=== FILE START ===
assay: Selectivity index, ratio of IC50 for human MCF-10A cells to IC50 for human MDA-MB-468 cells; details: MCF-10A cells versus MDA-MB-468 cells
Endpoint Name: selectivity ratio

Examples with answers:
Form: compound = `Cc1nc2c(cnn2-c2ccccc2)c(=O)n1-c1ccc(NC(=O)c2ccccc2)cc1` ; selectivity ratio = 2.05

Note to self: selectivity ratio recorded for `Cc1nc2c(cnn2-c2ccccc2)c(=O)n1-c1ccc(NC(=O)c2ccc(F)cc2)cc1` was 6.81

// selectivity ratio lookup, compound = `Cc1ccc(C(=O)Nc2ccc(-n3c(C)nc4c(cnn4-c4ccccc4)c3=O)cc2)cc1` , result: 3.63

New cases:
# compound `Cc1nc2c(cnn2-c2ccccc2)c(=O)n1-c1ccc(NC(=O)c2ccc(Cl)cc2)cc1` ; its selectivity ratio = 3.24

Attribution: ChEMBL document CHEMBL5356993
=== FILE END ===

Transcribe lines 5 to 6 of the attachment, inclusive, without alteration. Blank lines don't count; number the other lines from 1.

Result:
Note to self: selectivity ratio recorded for `Cc1nc2c(cnn2-c2ccccc2)c(=O)n1-c1ccc(NC(=O)c2ccc(F)cc2)cc1` was 6.81

// selectivity ratio lookup, compound = `Cc1ccc(C(=O)Nc2ccc(-n3c(C)nc4c(cnn4-c4ccccc4)c3=O)cc2)cc1` , result: 3.63